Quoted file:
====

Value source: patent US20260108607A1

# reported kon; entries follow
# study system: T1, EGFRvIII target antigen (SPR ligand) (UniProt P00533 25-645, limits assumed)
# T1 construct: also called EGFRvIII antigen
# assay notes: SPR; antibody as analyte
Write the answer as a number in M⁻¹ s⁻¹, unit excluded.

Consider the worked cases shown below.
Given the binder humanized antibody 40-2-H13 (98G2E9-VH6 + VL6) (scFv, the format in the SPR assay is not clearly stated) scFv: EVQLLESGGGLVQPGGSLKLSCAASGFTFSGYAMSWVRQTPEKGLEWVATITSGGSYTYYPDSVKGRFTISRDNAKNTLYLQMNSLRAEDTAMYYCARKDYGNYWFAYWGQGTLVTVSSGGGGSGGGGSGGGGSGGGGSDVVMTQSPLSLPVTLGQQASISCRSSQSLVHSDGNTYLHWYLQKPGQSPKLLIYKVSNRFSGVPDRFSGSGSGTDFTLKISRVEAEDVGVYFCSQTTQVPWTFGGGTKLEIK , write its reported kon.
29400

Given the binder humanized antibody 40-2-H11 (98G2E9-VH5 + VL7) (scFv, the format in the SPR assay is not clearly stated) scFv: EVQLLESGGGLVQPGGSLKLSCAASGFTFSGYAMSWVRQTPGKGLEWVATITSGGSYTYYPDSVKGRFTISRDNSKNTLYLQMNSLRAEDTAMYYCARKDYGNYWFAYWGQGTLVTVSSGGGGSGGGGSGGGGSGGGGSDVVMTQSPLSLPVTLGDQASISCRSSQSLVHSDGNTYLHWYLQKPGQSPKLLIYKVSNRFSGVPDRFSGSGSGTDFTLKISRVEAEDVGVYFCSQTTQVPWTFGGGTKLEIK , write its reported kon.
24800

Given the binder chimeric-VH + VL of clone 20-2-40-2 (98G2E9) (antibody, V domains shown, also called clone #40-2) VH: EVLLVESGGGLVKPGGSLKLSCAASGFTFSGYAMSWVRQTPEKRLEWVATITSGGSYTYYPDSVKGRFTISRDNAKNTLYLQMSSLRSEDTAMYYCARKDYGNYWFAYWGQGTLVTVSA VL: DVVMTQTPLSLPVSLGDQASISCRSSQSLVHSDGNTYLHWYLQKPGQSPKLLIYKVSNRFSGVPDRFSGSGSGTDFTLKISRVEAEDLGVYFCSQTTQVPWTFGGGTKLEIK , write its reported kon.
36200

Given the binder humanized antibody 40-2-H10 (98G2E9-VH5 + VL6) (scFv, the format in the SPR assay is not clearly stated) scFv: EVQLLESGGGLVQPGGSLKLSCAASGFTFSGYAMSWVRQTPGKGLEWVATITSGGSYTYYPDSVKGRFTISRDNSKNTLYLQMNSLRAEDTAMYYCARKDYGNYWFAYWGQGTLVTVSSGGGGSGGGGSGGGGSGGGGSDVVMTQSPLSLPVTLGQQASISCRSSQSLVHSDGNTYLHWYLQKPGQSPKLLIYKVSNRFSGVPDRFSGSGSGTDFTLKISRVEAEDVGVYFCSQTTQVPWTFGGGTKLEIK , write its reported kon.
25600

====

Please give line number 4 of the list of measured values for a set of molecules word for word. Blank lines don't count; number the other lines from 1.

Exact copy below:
# T1 construct: also called EGFRvIII antigen